Access to Public Information, Defamation / Reputation
Aécio Neves da Cunha v. Twitter Brasil
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On Appeal Expands Expression
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The Western Cape High Court in Cape Town, South Africa, held that a private company was not entitled to refuse access to a financial report commissioned to investigate alleged auditing irregularities. Two media entities had filed access to information requests with the company after the company’s share price dropped when its auditors were unable to sign the annual financial statements. The company refused the requests, stating that the report was subject to legal privilege. The Court focused on the purpose of the report, finding that it had not been commissioned for the “express” purpose of anticipated litigation and so was not subject to legal privilege. The Court set aside the company’s decision to refuse access, and ordered the report be released within ten days.
In December 2017, South African company Steinhoff was unable to release its annual financial statements as their auditors, Deloitte Accountants BV from the Netherlands, had refused to sign off on the statements because of “alleged accounting irregularities” [para. 5]. Steinhoff’s share price lost 98% of its value, and shareholders threatened legal action.
On December 6, 2017, Steinhoff announced that it had appointed PriceWaterhouseCoopers Advisory Services Pty Ltd (PwC) to conduct an independent investigation into the irregularities. It later transpired that Steinhoff had briefed its lawyers, Werksmans, to appoint PwC. PwC handed its report to Steinhoff and Werksmans in March 2019, and Steinhoff released an “overview of the Forensic Investigation” to the public.
On March 29, 2019, Tiso Blackstar, the owner of various South African media publications, filed an application for access to the PwC report in terms of the Promotion of Access to Information Act 2 of 2000 (PAIA). Tiso Blackstar sought access to the report as “a member of the media that investigates and exposes corporate scandals and is … responsible for providing the public with accurate information regarding issues that lie within the public interest” [para. 10]. On April 26, 2019, Steinhoff refused Tiso Blackstar’s request on the grounds that the PwC report contained information that was legally privileged, in terms of section 67 of PAIA. Section 67 states: “The head of a private body must refuse a request for access to a record of the body if the record is privileged from production in legal proceedings unless the person entitled to the privilege has waived the privilege”.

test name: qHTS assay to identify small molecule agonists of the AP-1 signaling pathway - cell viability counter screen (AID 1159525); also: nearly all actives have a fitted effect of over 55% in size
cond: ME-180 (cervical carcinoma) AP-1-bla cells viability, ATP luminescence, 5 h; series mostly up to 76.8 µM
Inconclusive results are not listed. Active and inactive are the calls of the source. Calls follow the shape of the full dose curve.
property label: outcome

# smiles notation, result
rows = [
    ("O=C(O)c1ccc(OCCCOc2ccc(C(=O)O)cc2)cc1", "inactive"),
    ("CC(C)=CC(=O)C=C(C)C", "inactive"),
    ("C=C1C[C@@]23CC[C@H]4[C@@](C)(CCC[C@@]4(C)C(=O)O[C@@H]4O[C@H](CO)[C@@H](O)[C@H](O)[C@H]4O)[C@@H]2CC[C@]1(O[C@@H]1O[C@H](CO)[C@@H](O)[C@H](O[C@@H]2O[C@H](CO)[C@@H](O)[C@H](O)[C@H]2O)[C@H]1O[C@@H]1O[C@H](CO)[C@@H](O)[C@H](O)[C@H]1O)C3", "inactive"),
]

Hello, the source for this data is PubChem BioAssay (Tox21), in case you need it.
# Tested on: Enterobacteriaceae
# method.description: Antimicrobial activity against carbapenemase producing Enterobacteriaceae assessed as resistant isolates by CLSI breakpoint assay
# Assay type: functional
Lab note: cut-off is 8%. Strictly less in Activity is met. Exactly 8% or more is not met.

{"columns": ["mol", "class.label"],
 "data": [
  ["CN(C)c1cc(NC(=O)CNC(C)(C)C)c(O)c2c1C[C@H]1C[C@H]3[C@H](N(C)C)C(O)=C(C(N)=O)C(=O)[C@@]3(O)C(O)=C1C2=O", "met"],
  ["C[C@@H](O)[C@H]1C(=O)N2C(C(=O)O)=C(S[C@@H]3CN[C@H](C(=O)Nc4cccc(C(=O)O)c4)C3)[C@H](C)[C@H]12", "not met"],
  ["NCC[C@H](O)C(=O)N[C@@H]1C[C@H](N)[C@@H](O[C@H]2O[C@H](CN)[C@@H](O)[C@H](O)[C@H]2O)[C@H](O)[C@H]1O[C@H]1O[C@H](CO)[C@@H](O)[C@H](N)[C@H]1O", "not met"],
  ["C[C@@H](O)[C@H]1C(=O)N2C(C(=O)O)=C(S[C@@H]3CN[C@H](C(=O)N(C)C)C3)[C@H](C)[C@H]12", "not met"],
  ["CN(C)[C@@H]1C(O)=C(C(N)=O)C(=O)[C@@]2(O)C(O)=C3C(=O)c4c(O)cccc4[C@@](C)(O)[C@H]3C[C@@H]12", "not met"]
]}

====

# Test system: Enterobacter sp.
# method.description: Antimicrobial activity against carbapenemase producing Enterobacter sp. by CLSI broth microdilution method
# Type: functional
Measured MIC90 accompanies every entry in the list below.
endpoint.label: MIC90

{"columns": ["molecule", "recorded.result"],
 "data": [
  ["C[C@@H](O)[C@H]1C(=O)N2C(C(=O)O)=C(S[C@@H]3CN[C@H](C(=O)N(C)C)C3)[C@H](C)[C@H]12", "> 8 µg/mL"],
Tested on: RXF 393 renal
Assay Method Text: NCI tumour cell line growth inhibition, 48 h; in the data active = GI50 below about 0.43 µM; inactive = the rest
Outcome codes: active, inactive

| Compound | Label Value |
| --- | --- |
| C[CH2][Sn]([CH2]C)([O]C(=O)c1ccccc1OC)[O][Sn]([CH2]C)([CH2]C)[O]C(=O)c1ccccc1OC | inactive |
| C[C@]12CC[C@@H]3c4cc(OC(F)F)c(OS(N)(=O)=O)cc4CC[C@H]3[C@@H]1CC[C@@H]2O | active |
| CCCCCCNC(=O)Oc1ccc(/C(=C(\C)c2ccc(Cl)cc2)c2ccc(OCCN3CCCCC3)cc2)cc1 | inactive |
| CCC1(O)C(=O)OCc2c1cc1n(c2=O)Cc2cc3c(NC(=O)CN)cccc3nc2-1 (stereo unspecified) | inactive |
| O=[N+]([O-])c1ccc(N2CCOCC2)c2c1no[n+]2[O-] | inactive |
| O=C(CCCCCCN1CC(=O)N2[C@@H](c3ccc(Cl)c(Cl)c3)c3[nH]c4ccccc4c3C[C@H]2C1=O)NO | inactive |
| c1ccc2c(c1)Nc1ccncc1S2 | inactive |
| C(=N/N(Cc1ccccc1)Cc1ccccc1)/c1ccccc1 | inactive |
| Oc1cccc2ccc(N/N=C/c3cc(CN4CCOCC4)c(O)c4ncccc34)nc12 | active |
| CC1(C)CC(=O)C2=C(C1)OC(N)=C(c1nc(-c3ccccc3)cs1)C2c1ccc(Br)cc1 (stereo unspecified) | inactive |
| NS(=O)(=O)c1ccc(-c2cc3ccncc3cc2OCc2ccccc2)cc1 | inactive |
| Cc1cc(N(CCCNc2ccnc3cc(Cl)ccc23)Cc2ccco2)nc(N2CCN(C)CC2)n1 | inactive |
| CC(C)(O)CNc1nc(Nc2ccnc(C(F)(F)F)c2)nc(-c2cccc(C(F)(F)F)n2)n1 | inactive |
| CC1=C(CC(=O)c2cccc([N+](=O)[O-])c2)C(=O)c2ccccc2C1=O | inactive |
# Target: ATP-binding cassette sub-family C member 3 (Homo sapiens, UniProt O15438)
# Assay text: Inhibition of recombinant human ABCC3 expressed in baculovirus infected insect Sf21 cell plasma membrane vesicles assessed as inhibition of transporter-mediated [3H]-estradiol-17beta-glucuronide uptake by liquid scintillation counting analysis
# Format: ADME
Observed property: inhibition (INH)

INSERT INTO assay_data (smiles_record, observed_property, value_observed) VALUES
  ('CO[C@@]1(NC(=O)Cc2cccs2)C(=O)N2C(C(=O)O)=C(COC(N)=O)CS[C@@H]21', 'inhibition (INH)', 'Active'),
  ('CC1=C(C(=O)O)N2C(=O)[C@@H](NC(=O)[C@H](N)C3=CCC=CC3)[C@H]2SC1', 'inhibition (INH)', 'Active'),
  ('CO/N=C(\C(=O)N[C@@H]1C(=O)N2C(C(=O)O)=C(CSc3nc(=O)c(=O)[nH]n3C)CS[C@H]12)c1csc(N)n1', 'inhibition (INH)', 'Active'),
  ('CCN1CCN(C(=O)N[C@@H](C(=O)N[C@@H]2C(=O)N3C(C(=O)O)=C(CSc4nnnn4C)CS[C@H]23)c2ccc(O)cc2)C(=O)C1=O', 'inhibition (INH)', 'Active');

On September 2, 2019, amaBhungane Centre for Investigative Journalism, a non-profit media entity, filed its own PAIA request. Steinhoff refused amaBhungane’s request on September 30, 2019 on the same grounds as it had refused Tiso Blackstar’s.
Tiso Blackstar and amaBhungane approached the Western Cape High Court in Cape Town, seeking an order setting aside Steinhoff’s decisions to refuse to grant the PAIA requests and directing Steinhoff to provide them with a copy of the PwC report.
Judge Nuku delivered the judgment of the Western Cape High Court. The central issue for the Court’s determination was whether the PwC report was covered by legal privilege and so could not be released under PAIA.
Tiso Blackstar and amaBhungane (the applicants) argued that Steinhoff could not refuse access to the PwC report because the report was “never subject to legal privilege” and “Steinhoff has waived any privilege, if any privilege applied” [para. 15]. The applicants referred to section 70 of PAIA – the “public interest override” – which “provides that a request made in terms of PAIA must be granted if the public interest in the disclosure of the record outweighs the harm contemplated” by the provisions that permit a refusal of disclosure [para. 16]. The applicants argued that if there were sections of the report that were legally privileged, the sections which were not privileged should be severed and released, or a “judicial peak” of the report should occur.